April 13, 2020
Since March 16 the Fed has purchased $446bn of agency mortgage-backed securities as part of its continued effort to stabilize the sector and improve financial conditions. The buying has focused on the UMBS 30-year 2.5%, 3.0%, and 3.5% coupons for April settle. Over that time frame, the Fed has purchased $41bn, $78bn, and $43bn of those coupons, respectively. The New York Fed plans to purchase roughly $15bn a day of agency mortgages this week, according to its website. That’s $10bn per day lower than last week’s $25bn target.
The unprecedented scale of Fed purchases has significantly reduced price and spread volatility in the sector. Prices have been pushed far higher and spreads have narrowed from stressed levels. For context, the price of FNMA 30-year 3.00s was approximately $100-20 on March 20, and today these securities are bid near $105-24. Nominal spreads on current-coupon MBS compared to Treasurys were tighter on a week-over-week basis, as 15-year decreased 11 bps to 71 bps, and spreads on 30-year tightened 17 bps to 87 bps. Over the past month, nominal spreads on 15- and 30-year MBS have declined 39 bps and 66 bps, respectively.
The March prepayment report was released last week and showed that speeds were considerably faster versus February. Our complete prepayment commentary, including some initial thoughts on forbearances, can be found here.
Activity last week was largely dominated by financial institutions taking advantage of the significant improvement in pricing (via the Fed) and selling TBA-deliverable securities. Proceeds and new investments have been focused on non-deliverable MBS and sectors with wider spreads (CMOs, Municipals, Corporates). Spreads remain wider for non-deliverable securities that the Fed is not buying, such as GNMA 15-year pools, and both GNMA and conventional pools collateralized by jumbo loans.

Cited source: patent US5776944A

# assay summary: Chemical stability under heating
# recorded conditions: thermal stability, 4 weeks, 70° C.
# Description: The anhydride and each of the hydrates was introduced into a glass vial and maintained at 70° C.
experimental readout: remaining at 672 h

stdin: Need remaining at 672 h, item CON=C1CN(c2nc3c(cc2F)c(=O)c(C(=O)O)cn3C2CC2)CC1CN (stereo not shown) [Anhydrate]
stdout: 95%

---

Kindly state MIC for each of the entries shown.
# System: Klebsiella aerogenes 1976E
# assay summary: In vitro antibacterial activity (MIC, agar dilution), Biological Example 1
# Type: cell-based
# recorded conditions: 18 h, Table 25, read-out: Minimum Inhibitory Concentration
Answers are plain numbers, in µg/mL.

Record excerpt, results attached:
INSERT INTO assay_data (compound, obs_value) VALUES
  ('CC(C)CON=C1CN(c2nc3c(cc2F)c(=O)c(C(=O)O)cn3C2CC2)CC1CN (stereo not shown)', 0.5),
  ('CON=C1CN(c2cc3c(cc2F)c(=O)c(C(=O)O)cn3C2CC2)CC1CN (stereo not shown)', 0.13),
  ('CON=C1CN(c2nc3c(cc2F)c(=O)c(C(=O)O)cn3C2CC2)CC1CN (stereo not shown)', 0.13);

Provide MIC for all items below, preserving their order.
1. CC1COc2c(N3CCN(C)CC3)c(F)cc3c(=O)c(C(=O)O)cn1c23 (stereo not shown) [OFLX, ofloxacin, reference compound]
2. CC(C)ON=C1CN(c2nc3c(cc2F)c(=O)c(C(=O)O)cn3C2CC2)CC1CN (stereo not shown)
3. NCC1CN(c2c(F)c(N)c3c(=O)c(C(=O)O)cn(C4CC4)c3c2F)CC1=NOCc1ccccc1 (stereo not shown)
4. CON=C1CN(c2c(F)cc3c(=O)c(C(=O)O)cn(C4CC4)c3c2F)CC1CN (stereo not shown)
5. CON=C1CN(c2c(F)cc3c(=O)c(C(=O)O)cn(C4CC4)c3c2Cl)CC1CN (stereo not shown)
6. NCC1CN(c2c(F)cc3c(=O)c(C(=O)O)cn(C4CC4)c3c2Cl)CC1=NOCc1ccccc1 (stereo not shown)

Mortgage Rates and Refinance Activity
Mortgage rates declined for the third consecutive week, with 15-year declining 3 bps to 3.17% and 30-year decreasing 10 bps to 3.69%. New mortgage applications to buy homes fell to their lowest weekly level since 2015 according to the MBA report for the week ending April 3. Applications fell 17.9% on a 12.2% drop in purchase apps and a 19.4% drop in refi apps. Mortgage applications and the associated activities are facing multiple challenges now: a loss of employment/income, buyers unable to look at new homes, and mortgage rates that have not fallen with Treasury yields. At the end of 2019, the 30-year mortgage rate stood at 3.78%, 191 bps over the 10-year Treasury yield. As of April 10, the 30-year mortgage rate is at 3.69%, 297 bps over the 10-year Treasury yield which has dropped to 0.72%.
Michael S. Erhardt, CPA
Senior Vice President, Investment Strategies
Vining Sparks IBG, LP